Another important aspect of the EPC is the QoS and the way it is enforced by the EPC elements. The traffic is assigned to different QoS classes based on the rules present in the PCRF. The HSS – Home Subscriber Server is a database system used to keep the SAE – related information about a certain UE, like the authentication information or the APN – Access Point Name it can connect to. Unlike HSS, the PCRF – Policy Control and Rules Function contains the charging information about a certain user subscription, information based on which the PCEF – Policy Control Enforcement Function component of the PGW provides QoS authorization (class identifiers and bitrates) and enforces this on the traffic routed through this device. In order to signal the creation of a QoS pattern for the traffic, the EPC uses the concept of bearers. A bearer is a data structure reserved on all the EPC components, it refers to the connection between a certain UE and an APN, for a certain traffic (identified by a TFT – Traffic Flow Template – a set of TCP/IP port numbers and a QoS: QCI – QoS Class Identifier and a set of uplink and downlink bit rates). The role of the bearer is to have independent classes of traffic granularly identified on the EPC components, situation useful when doing traffic shaping and for charging. One other important situation where these bearers are very useful is the handover process; the handover process is the process when an UE moves from the coverage area of an eNB to another eNB’s area. The target antenna and the connected EPC components may or may not support the bitrates and bandwidth supported before the mobility took place. In the case where the target components no longer support the services the UE had before mobility, the EPC drops some of the bearers; the decision of what bearers to drop, meaning what services will no longer be available for that user is taken based on the bearers classification, created from a field called ARP – Allocation and Retention Priority: the bearers with the poorest ARP will be the ones dropped in a situation like the one described.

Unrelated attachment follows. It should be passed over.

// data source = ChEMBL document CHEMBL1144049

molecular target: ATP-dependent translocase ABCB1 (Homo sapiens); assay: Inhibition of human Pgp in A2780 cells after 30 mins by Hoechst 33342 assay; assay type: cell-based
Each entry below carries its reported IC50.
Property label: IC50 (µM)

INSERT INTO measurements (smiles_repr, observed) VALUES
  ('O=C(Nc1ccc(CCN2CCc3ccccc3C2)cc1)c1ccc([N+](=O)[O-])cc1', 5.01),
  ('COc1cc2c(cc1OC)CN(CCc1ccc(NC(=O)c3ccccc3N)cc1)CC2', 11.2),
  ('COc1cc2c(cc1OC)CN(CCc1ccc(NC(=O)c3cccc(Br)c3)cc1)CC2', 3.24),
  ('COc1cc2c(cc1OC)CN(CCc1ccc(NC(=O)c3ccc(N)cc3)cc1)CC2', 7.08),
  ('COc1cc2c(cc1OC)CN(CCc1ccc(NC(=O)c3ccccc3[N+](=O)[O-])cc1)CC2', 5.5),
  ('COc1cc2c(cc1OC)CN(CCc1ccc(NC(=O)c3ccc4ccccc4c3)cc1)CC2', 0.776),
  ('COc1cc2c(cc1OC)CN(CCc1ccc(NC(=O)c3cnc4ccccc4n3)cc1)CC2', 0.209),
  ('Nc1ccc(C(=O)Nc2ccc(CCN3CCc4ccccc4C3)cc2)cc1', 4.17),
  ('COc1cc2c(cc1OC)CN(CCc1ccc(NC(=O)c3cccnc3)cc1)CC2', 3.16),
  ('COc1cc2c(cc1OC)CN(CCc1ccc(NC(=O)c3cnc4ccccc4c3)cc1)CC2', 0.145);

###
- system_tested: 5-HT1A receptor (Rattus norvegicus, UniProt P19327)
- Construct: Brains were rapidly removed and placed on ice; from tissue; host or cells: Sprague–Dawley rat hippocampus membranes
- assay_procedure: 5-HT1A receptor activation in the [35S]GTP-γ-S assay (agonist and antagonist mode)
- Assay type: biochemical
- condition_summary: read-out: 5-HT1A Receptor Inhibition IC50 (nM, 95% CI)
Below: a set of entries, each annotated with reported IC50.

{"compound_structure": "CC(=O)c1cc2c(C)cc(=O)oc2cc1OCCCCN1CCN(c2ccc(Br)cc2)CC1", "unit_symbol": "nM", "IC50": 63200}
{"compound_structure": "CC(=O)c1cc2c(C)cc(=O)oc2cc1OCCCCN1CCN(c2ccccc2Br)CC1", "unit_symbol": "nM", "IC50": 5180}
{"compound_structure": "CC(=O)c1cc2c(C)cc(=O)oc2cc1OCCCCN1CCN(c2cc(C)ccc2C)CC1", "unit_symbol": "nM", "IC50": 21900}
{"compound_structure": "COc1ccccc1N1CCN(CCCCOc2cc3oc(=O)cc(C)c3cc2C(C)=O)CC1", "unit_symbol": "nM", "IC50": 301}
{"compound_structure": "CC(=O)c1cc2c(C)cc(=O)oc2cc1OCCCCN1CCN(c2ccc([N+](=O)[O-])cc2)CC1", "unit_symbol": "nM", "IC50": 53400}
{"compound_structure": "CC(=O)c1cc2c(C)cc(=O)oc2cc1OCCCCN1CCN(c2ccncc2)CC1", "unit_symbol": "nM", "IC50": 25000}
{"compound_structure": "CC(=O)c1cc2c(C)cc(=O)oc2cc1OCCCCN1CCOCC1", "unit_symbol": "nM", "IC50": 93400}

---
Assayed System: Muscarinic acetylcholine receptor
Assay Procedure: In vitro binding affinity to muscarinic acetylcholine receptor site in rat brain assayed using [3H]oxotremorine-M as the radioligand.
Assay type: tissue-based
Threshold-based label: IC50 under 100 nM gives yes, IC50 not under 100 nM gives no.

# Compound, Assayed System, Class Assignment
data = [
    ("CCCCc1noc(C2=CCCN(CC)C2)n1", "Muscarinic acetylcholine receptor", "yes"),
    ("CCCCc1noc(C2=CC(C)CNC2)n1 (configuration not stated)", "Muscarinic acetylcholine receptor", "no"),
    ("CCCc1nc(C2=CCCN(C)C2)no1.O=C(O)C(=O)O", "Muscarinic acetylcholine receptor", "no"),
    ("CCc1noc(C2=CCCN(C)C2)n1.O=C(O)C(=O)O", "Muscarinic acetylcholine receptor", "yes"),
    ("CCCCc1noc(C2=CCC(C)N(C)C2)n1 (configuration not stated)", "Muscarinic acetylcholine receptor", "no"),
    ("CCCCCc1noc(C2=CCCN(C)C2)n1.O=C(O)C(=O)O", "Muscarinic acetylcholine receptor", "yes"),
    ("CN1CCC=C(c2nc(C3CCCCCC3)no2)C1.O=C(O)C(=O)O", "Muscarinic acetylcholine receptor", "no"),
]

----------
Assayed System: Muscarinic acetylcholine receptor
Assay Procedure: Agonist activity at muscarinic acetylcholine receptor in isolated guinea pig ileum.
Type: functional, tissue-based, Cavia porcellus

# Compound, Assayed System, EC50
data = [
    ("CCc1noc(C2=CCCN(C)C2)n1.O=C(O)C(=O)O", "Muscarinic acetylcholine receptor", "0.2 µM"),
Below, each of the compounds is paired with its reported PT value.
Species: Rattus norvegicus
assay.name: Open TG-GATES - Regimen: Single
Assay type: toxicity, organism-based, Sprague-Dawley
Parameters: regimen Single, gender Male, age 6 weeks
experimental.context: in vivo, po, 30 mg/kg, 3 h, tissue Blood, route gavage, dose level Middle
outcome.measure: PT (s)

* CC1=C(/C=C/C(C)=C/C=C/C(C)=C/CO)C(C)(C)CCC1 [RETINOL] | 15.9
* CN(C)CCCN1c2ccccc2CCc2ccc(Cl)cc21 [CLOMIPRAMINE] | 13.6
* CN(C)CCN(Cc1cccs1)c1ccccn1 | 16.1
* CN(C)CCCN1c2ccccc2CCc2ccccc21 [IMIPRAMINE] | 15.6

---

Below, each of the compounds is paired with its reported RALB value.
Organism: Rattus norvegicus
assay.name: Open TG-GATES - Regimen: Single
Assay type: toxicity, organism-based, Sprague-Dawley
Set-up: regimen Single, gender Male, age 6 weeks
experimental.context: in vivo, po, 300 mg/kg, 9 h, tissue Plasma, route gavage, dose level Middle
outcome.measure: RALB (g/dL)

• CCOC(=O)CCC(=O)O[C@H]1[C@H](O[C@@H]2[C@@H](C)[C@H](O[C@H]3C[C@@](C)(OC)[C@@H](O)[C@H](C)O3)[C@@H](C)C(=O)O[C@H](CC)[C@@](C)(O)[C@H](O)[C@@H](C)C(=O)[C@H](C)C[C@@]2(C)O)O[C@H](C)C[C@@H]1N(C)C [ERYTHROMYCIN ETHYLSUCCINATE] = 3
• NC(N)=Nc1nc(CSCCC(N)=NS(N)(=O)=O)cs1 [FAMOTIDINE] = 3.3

The PGW connects the UE to an APN via the Gi interface. This interface is a simple IP addressing network, but the APN can be an intranet, the Internet or an IMS – IP Multimedia Subsystem network. In case this is an IMS network, the PGW will most probably be connected to the P-CSCF entity of IMS. The center of the IMS is the CSCF – Call Session Control Function, functionality divided into three components: a Proxy – P-CSCF, an Interrogating unit – I-CSCF and a Serving unit – S-CSCF. The P is the first point of contact in the IMS network, whether the user is in the home network or in roaming; it is also the entity sitting in the signaling path, being able to do message inspection, can do compression of the SIP header (SigComp) and it is the one establishing IPSec sessions to the UE. If it includes a PDF – Policy Decision Function component, it can also do media-plane QoS enforcement and bandwidth management. The S is the central SIP server of the architecture, doing registrations, inspection of the messages (as it sits in the message path) and it decides the SIP AS – Application Server which serves a certain service request. In its turn, the S is assigned to the UE by the HSS. Being in the path of the messages, the S is also responsible for charging records generation. The I is another component located at the edge of the administration domain, where the other servers locate it by doing DNS interrogations (as it uses NAPTR, DNS and SRV records). It has the role of interrogating the HSS and finding out which S that HSS is allocating for that specific user. Just as the EPC, the IMS also relies on the existence of an HSS database, as well as a PCRF system. In case there are multiple IMS networks working together, and therefore multiple HSS databases present, a new element appears – SLF – Subscriber Location Function, which has the purpose of delivering a view from all the databases in order to find information about a user. The protocol dominant in IMS is SIP – Session Initiation Protocol, standardized by IETF, having multiple extensions and improvements added to it. The protocol used to access the HSS is called Diameter, the more secure and more flexible follower of RADIUS protocol. The interfaces to HSS are all running Diameter, as well as the P interface to PCRF, Rx.